Saving and spending conflict in West Tisbury
Requests for spending and efforts to save confronted the West Tisbury selectmen at their meeting on November 4.
However, before getting down to business, selectman Richard Knabel, presiding in the absence of chairman Dianne Powers, noted that due to the rebuilding of the structure this meeting marked the first time in several years that the sessions could be held in town hall.
The selectmen then heard that Howes House needs a new well and water pump, according to plumber Bill Haynes, as well as Joyce Bowker, director of the Council on Aging that is headquartered in Howes House. Although there is water coming into Howes House now, according to Mr. Hayes, "it is not a question of if the system will fail, but when."
The selectmen were told that the well at the library is big enough and amply protected to connect Howes House to that system for water. A 350-foot-long trench needs to be dug from the Library to connect to Howes House, at a cost estimated at $4,500.
Mr. Hayes added, "If the system fails in July, it's no big deal, but if it happens in January it could close down Howes House for a while."
Ms. Bowker added, "If the well fails we are out of business."
Selectmen Skipper Manter said that there is no money currently to do the work and that it should be a warrant article on the April town meeting agenda.
Executive secretary Jennifer Rand updated the selectmen on her progress in identifying a vendor to develop and administer a plan to store on microfilm the records the town is required to keep in perpetuity. According to Ms. Rand, since she began the process of finding a vendor in 2007, the cost estimate she has received recently has been greatly reduced.
"It is under $20,000, more like between $15,000 and $18,000 and it could even come in at $13,000," she said.
According to Mr. Knabel, there is now a 20-foot row of storage boxes that climbs five to six feet high in the basement of the town hall. Saying "the time is right," Ms. Rand commented that assessors records are required to be kept forever and "microfilm is considered to be forever."
The selectmen approved Ms. Rand's request to put the proposed expenditure on the spring town meeting agenda. Ms. Rand reported that she will put out a request for proposals (RFP) right away. The town meeting request will be for the actual cost, as detailed in the bids she receives, "up to $20,000."
Ms. Rand also reported that all town departments will get budget documents by November 9, to be completed and returned by December 15, with a "spend as little as humanly possible message."
According to Ms. Rand, last year the selectmen decided that there would be no new hires. Mr. Knabel added that the selectmen also told town departments that they were not to increase hours worked. And, Ms. Rand said, "We want to do that again this year."
Ms. Rand also sought advice from the selectmen - and members of the audience volunteered ideas also - about ways the town might make use of an available Commonwealth Renewable Energy Trust grant for $8,562. Ms. Rand explained that the amount is too small to undertake a major project and can only be used for alternative energy projects but, as Mr. Manter commented, "We would hate to not spend that money." The application deadline is November 30. Among the ideas suggested were replacing the speed light at the West Tisbury School on Old County Road or solar lights for the school parking lot. Ms. Rand said that she would talk to the school about how they might take advantage of the grant.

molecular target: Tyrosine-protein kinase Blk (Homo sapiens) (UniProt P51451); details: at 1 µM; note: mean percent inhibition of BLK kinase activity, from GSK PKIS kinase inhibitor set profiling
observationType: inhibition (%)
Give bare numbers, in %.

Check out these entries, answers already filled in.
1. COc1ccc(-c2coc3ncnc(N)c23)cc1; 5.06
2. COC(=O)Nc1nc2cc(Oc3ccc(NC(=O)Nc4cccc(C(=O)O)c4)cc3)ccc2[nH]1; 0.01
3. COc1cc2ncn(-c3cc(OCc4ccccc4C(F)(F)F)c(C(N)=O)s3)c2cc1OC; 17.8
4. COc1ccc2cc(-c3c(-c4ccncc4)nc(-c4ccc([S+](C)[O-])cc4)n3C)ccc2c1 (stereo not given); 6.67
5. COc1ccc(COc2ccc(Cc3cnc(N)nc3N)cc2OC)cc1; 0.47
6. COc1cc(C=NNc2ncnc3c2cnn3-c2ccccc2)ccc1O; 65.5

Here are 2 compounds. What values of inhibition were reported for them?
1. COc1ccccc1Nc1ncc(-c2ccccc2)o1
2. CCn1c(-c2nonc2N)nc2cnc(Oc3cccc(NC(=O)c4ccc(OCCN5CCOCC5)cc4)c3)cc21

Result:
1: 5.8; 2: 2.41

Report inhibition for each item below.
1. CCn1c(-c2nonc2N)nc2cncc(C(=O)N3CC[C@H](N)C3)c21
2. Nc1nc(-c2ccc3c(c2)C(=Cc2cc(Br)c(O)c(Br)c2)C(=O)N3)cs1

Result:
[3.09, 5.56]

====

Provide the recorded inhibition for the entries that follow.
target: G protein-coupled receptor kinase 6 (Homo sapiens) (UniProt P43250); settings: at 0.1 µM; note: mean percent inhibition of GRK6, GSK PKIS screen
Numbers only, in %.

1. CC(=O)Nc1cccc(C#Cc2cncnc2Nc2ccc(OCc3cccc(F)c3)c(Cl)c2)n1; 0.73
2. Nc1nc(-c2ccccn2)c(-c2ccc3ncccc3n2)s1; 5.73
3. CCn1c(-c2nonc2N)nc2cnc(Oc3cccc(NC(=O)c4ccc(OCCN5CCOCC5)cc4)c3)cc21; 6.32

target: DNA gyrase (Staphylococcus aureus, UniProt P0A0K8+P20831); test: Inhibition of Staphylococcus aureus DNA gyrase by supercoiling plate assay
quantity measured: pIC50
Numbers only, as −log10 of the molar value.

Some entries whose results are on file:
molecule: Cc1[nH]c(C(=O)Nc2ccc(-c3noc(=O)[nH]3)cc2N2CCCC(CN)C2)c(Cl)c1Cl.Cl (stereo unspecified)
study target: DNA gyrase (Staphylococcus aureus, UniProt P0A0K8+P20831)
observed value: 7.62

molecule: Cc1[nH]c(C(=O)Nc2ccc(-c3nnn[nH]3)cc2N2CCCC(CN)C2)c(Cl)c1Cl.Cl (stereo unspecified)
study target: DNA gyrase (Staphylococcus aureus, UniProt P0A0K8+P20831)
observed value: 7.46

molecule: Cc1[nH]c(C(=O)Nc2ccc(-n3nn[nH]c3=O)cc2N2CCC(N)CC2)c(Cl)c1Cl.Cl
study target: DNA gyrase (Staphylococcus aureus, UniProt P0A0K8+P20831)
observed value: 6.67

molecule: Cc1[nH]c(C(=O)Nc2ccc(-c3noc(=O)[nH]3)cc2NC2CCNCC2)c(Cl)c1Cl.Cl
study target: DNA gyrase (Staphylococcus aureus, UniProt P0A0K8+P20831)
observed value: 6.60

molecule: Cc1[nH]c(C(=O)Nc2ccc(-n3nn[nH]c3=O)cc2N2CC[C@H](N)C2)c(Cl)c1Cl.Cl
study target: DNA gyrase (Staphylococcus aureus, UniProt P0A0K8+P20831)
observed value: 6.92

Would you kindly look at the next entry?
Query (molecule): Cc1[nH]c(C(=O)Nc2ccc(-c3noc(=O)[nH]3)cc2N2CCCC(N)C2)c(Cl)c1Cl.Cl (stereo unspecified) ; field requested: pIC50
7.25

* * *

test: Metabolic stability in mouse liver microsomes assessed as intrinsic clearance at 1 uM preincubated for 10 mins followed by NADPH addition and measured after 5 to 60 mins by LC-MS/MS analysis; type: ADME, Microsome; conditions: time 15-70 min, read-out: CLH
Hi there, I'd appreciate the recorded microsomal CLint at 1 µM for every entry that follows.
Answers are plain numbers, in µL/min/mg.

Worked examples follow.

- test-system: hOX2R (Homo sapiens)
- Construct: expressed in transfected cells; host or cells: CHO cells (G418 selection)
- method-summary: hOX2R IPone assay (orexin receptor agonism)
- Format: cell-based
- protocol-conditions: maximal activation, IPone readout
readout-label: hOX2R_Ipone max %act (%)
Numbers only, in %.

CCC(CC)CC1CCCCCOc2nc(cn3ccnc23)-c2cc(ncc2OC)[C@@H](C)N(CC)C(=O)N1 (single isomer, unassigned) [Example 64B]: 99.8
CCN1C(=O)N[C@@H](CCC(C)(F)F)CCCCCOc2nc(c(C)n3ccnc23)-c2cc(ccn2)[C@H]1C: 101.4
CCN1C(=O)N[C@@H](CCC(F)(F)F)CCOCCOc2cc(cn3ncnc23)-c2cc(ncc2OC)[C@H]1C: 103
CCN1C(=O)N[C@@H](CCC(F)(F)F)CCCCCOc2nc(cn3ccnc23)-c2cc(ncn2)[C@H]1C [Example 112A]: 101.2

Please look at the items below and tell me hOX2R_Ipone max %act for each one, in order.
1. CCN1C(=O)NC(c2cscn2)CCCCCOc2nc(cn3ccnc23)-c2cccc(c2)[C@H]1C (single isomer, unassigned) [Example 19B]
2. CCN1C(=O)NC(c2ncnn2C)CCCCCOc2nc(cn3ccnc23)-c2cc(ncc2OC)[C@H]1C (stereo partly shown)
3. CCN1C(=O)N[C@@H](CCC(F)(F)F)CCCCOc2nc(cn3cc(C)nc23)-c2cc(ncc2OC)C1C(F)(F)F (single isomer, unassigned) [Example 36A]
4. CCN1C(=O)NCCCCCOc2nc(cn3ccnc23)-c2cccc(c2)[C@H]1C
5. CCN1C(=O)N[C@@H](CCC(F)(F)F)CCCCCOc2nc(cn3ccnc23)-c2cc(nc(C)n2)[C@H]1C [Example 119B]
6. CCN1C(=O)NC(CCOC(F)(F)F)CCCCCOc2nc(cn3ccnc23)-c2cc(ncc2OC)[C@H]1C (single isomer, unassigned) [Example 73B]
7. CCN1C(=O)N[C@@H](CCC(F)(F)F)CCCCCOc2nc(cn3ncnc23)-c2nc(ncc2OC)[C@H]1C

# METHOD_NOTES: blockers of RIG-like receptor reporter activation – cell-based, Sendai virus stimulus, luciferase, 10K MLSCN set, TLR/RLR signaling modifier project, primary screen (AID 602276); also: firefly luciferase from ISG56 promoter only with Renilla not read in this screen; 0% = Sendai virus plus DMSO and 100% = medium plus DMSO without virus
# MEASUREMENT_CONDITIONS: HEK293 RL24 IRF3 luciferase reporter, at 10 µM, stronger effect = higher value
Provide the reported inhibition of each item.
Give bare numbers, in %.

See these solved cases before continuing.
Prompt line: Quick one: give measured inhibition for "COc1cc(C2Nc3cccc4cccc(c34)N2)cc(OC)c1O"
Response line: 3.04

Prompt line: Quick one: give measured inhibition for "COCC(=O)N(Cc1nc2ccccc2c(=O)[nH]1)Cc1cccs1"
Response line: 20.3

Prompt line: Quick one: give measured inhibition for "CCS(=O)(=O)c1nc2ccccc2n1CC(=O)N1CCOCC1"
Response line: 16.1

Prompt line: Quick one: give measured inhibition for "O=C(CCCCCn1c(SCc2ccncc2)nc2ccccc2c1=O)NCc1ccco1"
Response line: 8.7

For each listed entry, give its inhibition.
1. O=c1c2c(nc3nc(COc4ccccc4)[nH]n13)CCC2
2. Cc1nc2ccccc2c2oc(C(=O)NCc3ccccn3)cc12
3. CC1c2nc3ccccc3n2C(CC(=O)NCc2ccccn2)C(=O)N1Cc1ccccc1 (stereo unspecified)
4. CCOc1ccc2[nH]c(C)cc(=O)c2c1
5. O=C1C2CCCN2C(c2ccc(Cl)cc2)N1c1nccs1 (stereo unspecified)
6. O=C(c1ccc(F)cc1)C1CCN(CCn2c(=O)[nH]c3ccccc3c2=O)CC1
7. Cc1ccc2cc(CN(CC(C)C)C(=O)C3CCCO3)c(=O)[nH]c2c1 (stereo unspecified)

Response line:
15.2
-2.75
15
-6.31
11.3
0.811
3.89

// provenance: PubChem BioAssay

The selectmen discussed the request of the planning board for a letter of support to be presented to the town's finance committee, as the request is made for funding to hire a consultant to rewrite the portion of the town's bylaws governing wireless communication systems. Ms. Rand reported that the consultant cost was estimated at $5,000 for the rewrite of the bylaw. Mr. Manter asked if the bylaw rewrite could be accomplished by copying the revised bylaw of another town or towns. Ms. Rand explained that "the planning board staff does not feel that it has the expertise to even take some one else's bylaws." Mr. Manter opposed the expense.
Virginia Jones, a member of the planning board in the audience, told the selectmen that the nine-page section of the town's zoning bylaws covering telecommunications needs to become more flexible, to cover current and future technology and be consistent throughout. Ms. Jones suggested that the cost of the consultant could be recovered from fees paid to the town by companies applying to be carriers.
Mr. Knabel said, "This needs doing," adding that the current bylaw language is "indefensible." Building Inspector Ernest Mendenhall added, "As someone who has to enforce the bylaws, I urge you to rewrite the bylaws."
Mr. Knabel mentioned that if the planning board received approval from the finance committee to undertake the rewrite now, the change in bylaws could be decided at the spring town meeting. A delay in the process may put off the rewrite for another year, he explained. However, with disagreement regarding the expense from Mr. Manter, and in the absence of Ms. Powers, the selectmen did not agree to a letter of support.
Mr. Manter called the Island Affordable Housing Fund's (IAHF) announcement of the need to halt its rental assistance program as of Dec.1 a "shocker." Mr. Mendenhall, the West Tisbury representative on the Dukes County Regional Housing Authority Board, reported that 45 families on the Island will be affected by the IAHF announcement, although it was not known how many of those families, if any, are in West Tisbury.